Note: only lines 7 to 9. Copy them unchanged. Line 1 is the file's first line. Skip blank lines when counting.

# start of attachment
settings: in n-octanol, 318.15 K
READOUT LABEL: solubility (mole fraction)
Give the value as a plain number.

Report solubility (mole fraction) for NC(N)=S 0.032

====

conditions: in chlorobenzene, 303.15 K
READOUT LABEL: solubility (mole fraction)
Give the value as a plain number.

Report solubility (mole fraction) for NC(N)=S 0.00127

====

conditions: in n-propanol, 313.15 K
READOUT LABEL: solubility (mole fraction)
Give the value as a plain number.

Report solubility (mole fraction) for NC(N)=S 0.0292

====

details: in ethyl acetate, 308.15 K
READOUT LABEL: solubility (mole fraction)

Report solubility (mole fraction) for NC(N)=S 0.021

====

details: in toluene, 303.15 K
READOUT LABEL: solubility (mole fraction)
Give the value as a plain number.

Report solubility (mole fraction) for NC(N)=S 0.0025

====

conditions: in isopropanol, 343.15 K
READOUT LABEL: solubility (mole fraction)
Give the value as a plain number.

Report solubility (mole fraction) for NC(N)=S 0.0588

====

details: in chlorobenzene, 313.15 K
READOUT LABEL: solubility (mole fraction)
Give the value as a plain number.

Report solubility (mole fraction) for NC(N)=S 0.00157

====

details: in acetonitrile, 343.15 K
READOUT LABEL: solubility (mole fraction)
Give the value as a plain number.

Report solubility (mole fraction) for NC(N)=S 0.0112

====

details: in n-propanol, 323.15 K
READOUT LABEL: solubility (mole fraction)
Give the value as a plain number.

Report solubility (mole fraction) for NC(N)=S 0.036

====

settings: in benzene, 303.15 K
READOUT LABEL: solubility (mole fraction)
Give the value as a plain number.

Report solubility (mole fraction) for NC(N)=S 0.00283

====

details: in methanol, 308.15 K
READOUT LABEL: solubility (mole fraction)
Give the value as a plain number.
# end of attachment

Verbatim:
READOUT LABEL: solubility (mole fraction)
Give the value as a plain number.

Report solubility (mole fraction) for NC(N)=S 0.00127